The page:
Love in the time of lunacy

Amy Danielson

Have you met women who get so desperate to meet a good man that they become irrational, seething wretches? Now you have, in the character of Libby in The Maiden’s Prayer, currently playing at the Directors Theater. Written by Nicky Silver and directed by Matt Sciple, the play details a small group of friends who struggle to understand the complexities of loveñwith all its attendant lunacy and weirdness.

Sisters Libby and Cynthia (Stacia Kramer and Carolyn Pool) both desperately want fulfillment in their lives. Libby, the younger and brasher of the two, can’t keep a job and drinks to anesthetize herself. She harbors a very public crush on her sister’s husband, Taylor (Steve Sweere), who she met in an alcoholic’s support group. Any chance she gets, she announces her thwarted desires, and then bursts into tears.

All three share a befuddled mutual friend named Paul (played by Edwin Strout), a promiscuous gay man who avoids relationships and fulfills his voids in life through sex. In one of the play’s daffiest moments, Paul picks up an almost maniacally amiable Bloomingdale’s clerk named Andrew (Dale Pfeilsticker) who attaches himself to Paul and refuses to let go.

At times, this play is hilariousñespecially where Andrew is involved. He won’t leave Paul’s apartment, sleeping in the bathtub, remaining even after Paul moves out, providing sardonic commentary on the link between love and obsession. He’s charming, but clearly more than a little crazy: In conversation, he recounts how he once vented his rage by destroying the crystal inventory at Bloomingdale’s in a feigned seizure.

At other times, the play is dramaticñoften to excess. Cynthia and Taylor fight as their marriage sours, and their words to each other are both pointed and pathetic. They share a terrible lossña miscarriage, and with it the loss of the unplanned pregnancy that instigated their marriage. Their arguments are gut-tightening, unsolvable and ultimately hopeless.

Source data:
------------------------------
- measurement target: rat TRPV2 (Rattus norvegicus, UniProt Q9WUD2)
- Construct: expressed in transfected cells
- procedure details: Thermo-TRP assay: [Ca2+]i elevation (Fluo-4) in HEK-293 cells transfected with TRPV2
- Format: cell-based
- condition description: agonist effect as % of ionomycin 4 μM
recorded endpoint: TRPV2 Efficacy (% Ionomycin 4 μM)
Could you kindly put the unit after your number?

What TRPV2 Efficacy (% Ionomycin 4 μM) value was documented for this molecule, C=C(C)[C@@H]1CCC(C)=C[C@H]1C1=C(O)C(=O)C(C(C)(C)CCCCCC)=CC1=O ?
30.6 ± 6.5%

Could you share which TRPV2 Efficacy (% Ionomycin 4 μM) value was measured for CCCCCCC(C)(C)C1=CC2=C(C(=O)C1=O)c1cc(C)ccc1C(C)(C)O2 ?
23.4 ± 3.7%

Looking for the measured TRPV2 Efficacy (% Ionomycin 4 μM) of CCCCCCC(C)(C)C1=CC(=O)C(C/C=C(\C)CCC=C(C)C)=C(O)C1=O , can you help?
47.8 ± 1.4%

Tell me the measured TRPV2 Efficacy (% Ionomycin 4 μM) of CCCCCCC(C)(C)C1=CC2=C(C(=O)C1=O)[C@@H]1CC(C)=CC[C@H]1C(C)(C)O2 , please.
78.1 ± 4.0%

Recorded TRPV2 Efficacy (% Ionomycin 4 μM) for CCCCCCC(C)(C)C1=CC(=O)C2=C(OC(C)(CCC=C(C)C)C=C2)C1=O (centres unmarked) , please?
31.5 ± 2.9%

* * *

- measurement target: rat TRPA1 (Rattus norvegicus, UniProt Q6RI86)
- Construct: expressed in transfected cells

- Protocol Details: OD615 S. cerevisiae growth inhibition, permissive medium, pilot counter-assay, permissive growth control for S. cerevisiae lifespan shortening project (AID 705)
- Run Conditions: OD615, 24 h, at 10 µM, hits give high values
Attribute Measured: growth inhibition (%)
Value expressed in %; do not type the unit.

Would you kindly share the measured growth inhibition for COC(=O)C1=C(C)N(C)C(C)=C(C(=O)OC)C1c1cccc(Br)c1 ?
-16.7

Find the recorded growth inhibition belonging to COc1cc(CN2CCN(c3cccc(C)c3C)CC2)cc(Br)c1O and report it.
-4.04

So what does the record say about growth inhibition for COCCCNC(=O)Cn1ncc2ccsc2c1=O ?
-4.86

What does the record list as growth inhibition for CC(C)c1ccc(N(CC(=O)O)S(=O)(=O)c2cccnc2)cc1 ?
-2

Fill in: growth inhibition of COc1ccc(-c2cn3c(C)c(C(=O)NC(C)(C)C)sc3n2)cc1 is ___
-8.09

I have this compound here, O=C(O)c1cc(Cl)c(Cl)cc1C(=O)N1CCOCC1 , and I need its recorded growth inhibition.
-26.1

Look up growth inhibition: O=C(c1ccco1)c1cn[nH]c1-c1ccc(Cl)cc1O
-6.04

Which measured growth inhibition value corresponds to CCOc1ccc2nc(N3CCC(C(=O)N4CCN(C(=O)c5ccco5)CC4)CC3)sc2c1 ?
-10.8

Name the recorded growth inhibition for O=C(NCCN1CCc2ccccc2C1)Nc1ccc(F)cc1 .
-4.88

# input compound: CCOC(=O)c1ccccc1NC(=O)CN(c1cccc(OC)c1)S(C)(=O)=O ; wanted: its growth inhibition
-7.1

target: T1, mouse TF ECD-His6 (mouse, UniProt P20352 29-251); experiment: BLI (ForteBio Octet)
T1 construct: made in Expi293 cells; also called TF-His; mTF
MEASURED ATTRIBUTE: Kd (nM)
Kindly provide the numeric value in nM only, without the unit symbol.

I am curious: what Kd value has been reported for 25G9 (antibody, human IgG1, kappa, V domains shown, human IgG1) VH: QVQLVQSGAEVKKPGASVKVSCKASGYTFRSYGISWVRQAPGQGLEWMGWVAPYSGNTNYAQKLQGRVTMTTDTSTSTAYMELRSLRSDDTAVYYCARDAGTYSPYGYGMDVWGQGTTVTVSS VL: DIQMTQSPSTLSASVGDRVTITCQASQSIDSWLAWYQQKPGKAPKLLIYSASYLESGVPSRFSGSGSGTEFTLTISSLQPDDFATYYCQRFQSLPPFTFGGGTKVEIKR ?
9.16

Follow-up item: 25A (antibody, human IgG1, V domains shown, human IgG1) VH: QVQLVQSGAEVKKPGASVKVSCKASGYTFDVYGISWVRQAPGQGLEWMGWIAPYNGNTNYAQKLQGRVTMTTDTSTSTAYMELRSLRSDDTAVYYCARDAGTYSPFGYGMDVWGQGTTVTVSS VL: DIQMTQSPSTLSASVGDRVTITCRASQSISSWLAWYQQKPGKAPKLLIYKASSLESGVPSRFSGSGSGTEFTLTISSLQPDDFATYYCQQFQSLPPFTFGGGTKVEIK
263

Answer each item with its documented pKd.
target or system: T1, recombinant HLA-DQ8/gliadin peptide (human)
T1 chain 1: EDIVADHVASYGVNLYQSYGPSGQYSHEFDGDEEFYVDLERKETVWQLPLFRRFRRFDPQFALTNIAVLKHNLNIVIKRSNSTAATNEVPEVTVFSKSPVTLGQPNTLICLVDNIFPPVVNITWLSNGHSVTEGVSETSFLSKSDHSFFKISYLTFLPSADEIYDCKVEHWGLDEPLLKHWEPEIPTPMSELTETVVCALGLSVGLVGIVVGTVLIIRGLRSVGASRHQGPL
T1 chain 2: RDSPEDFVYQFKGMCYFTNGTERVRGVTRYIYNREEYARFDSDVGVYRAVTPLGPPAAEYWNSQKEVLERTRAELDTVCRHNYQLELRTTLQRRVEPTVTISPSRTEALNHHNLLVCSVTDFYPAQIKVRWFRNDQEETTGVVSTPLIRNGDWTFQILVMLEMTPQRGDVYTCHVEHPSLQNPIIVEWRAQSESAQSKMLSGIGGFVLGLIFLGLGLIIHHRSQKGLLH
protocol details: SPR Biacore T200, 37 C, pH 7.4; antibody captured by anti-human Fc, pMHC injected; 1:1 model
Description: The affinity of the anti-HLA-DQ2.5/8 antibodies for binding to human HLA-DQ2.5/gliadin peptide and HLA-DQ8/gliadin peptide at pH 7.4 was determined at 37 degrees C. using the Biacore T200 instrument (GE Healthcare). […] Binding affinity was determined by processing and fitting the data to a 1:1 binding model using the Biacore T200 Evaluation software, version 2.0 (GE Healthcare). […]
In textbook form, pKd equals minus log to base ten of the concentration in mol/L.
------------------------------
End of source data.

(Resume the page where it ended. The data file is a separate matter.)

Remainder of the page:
Stacia Kramer makes a believable Libbyñimportant, as so many of Libby’s adventures are unbelievable, including an accidental slide into the world of prostitution. Libby confesses this over drinks with Paul, and admits that it may well be her best career choice, and the shameful look in Kramer’s eyes called to mind unpleasant memories of my own of an old friend who was always down on her luck and looking for an easy solution to her problems.

Even during the tense scenes, however, there are moments of levity. Paul, in a nerve-racking conversation with Libby, offers her an ashtray and she just flicks the ash in its general direction. This gesture, a half-hearted and ultimately futile attempt at propriety, is not in the script, but it sums Libby up beautifullyñand, further, offers an unhappy metaphor for the play. Each of these characters gesture toward love and commitment, but do so with such little hope and effort that their gestures spill to the floor and scatter with the wind.

 

The Maiden’s Prayer plays through November 10 at the Acadia Cafe and Cabaret Theater, (612) 874-8800.